The Experience Cube
Each of these six spectra can be plotted on a diagram in order to place typical interfaces and products and reveal their relationships to each other by these attributes. Unfortunately, it is difficult to create a six-sided diagram that is clear. However, a close approximation can be created by combining the Feedback and Control attributes into one dimension; the Creative, Productive, and Communicative attributes into another; and the Adaptive attributes into a third. This gives us a rough Experience Cube and shows us some general relationships between experiences that we can learn from.
All experiences, whether mediated by technology or not, fit into this cube. This is important because it reminds us that the experiences we create in our products are viewed in a much wider context by our audiences. Unfortunately, most producers of interactive media or multimedia don't realize this. It must be remembered that a reader, user, or consumer has access to many experiences and, most likely, is not as enamored with the technology of any one medium as the developer might be. This means that the competition for interactive media products is as big as all of human experience. In other words, competitors for a CD-ROM on tropical fish are not other tropical fish CD-ROMs or even laser discs, but television documentaries, narrative and reference books, aquariums, scuba diving, travel, etc. If the experience you create is not a compelling one (whether it is justified by the bounds of the technology or not), you will never find a large audience. This is probably why we have seen only a few categories of successful interactive media products: children's books and lessons, games, reference works, and pornography. Both games and reference works use interactive media appropriately and create experiences that cannot be duplicated easily in other media. While some children's books and products do this, even the ones that don't have been successful, probably because the market (parents) can justify the expense on their children's education. Curiously, pornography uses interactive technologies particularly poorly, but it seems there is an overlap of sexual curiosity with technology.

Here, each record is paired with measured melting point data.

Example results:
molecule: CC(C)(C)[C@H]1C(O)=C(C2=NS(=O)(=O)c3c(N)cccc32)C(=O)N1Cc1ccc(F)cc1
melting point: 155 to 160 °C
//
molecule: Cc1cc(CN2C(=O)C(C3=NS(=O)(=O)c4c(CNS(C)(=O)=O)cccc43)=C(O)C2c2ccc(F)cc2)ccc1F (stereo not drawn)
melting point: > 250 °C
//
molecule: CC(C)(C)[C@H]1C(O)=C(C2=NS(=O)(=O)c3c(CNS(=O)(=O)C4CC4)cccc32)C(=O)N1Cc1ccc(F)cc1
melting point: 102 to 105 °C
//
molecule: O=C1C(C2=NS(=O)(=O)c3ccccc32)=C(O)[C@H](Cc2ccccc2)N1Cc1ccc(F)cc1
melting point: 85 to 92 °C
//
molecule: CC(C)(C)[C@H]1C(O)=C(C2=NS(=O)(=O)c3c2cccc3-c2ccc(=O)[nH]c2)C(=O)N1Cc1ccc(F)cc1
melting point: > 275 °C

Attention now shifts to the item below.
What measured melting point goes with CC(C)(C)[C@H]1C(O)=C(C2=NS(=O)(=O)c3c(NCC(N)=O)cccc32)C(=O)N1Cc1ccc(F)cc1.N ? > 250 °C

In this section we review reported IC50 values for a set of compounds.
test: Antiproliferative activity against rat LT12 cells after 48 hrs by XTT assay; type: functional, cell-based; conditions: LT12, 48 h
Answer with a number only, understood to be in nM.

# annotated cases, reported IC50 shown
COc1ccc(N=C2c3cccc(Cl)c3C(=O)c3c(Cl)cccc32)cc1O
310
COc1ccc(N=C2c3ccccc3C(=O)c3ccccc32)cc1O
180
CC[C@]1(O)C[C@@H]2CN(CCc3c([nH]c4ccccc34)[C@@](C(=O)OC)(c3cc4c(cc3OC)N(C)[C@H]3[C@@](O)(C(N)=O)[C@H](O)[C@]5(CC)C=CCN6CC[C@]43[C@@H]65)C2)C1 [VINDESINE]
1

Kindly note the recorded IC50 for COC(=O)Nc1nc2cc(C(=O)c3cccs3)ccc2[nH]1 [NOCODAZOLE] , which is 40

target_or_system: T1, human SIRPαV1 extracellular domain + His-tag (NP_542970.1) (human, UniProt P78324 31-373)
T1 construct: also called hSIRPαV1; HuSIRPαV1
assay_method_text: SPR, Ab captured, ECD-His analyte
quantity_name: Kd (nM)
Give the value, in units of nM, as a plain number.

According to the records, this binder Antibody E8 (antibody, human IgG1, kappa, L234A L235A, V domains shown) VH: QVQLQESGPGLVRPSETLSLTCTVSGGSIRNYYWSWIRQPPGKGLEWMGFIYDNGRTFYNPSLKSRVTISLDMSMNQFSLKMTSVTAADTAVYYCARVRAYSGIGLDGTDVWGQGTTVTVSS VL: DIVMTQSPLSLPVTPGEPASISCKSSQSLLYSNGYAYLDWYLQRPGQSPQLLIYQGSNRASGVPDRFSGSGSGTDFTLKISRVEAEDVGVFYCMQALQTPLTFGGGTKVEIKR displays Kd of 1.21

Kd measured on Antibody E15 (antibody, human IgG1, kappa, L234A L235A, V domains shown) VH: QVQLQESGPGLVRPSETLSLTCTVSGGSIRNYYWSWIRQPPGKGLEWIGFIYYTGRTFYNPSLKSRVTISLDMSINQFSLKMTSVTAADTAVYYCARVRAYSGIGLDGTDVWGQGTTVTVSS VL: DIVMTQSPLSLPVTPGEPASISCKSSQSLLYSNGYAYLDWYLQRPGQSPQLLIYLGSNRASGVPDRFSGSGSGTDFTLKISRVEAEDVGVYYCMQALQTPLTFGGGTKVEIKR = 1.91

So, we come back to the question: how does one create meaningful experiences and interactions? We must first revisit our goals and messages and reevaluate the kinds of experiences we want our audience to have. We must also ask them what their needs and wants are with regard to these experiences. This is what market research attempts to accomplish. It is not user testing (which needs to be done later once some possibilities have been developed), but a crucial inquiry. The process must involve brainstorming alternatives that meet these goals, messages, and audience interests and abilities until possible solutions emerge. These must then be given shape with the tools of Sensorial Design and tested before they are approved or labeled successful.
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Copyright 1994 Nathan Shedroff